top of page
  • Writer's pictureGreen Traveller

Inforest, West Sweden

As part of our feature on Climate Smart Holidays in West Sweden, Sarah Baxter took the train from the UK to West Sweden to visits five low carbon places to stay. Here is the second place she visited: Inforest



In a nutshell:

An off-grid cabin (they call it a 'tiny house') in the forests just outside Hjo on Lake Vättern.


Rooms: 1 double bed plus mezzanie double.

Price: 2-night package from 7,200 Swedish Krona for two people, includes bedding, towels, wood and final cleaning plus transport to and from Hjo bus station.

Meals: Self-catering

Open: April to October Carbon count: One night at Inforest creates around 0.9kg CO2-equivalent per person (the carbon emissions at an average hotel in Sweden is approximately 6.8kg CO2-eq per person)


Our stay at Inforest, cooking on the outdoor fire, cycling to the lake, and star-gazing at night

Photos: Richard Hammond


Sarah's insight:

Laying back on the bench by the side of the cabin, I watched the stars multiply. The more I stared, the more appeared, pin-pricking the inky sky above the silhouetted tree tops. The fire pit was still glowing; the remnants of dinner – toasted bread and buttered chanterelles – needed clearing but they’d have to wait. I was transfixed by the late-night show.


It was 30 years ago that Jesper Uvesten’s father bought this peaceful patch of forest, just outside the historic trästaden (wooden town) of Hjo on Lake Vättern. In 2020 he opened his first of four secluded, self-sufficient tiny houses here. Handmade from natural materials by a local company, each cosy, off-grid cabin has a Scandinavian-minimalist design, well-kitted kitchen and a bathroom with a separating toilet and shower.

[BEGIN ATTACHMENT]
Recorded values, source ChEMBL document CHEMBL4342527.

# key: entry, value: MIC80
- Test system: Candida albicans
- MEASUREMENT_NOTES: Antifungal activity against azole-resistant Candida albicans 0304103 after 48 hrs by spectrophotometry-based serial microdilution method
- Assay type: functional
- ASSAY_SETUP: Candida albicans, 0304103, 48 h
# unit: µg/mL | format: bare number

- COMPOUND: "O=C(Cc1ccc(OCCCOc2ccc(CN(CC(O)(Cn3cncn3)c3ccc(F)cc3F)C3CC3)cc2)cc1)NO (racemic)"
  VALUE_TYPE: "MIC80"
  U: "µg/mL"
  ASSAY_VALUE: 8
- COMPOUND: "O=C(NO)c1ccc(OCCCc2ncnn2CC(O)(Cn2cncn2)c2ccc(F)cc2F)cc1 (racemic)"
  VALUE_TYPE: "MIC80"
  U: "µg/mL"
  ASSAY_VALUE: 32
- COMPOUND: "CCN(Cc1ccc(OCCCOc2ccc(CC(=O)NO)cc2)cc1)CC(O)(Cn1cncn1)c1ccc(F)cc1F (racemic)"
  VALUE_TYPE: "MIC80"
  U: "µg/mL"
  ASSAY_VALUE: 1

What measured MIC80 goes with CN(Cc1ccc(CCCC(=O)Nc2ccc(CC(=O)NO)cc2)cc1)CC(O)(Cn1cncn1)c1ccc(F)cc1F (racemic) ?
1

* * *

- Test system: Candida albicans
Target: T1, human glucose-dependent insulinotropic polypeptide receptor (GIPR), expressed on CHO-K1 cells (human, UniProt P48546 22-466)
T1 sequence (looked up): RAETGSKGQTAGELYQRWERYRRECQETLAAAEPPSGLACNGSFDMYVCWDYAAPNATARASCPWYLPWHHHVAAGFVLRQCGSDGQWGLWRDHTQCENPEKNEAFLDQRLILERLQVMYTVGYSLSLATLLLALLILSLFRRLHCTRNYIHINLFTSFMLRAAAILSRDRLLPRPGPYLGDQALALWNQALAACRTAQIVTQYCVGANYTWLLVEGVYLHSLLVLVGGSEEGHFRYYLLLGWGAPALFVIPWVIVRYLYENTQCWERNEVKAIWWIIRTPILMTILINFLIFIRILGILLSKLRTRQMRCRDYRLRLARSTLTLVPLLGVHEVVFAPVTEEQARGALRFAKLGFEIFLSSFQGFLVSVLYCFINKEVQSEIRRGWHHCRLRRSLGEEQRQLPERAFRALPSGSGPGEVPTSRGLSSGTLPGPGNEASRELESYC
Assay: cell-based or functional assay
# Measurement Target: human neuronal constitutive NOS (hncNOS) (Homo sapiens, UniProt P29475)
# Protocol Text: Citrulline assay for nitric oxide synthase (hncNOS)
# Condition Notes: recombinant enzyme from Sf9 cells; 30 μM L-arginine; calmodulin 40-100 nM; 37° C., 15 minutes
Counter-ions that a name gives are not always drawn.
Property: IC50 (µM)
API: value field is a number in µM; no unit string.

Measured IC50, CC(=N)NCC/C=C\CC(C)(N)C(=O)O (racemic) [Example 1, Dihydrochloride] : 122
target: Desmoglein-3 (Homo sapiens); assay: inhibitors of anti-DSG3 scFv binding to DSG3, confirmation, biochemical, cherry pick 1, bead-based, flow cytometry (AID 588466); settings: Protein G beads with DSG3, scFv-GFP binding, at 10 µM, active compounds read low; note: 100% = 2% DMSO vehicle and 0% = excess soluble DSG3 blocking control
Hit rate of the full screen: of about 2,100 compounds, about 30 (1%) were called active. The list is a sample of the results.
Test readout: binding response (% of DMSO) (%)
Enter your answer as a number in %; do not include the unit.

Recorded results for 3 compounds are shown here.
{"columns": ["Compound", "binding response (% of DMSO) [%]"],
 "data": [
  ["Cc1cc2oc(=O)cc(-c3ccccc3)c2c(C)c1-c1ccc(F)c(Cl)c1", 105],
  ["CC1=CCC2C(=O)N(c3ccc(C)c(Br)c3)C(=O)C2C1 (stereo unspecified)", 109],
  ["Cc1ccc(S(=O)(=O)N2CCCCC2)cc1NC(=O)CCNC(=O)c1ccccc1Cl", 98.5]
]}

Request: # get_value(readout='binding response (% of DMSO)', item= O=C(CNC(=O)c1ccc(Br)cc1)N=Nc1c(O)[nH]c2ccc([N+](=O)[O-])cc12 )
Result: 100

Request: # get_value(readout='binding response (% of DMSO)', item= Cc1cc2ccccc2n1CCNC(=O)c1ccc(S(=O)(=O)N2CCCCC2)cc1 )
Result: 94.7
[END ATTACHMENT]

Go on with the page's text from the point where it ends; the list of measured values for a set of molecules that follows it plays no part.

But even better they have batteries that are charged via solar panels and water tanks with meters, so you can monitor your use. Both power and water should last two days, if used mindfully – something Jesper is keen to encourage. A stay at Inforest is about being immersed in this pretty pocket of nature but also about considering your impact: how much energy you consume, how much you really need. “For example, there’s plenty of hot water for a shower,” Jesper explained, “just not for a teenager-type 30-minute shower!”


During my restful stay, I revelled in seeing how little I could consume. I charged my phone by day, when the sun was bright; cooked on the fire outside; kept the lights off, to better see the stars. And I left with my own batteries fully recharged.

How to get to Inforest

By train: about two hours from Gothenburg (three hours from Stockholm): take the train to Skövde and then the bus to Hjo bus station, where you will be picked up by electric car and taken to Inforest.


More information:

Book a stay at Inforest: inforest.se


lake at sunset
We cycled down to the late at sunset. Photo: Richard Hammond


Comments


bottom of page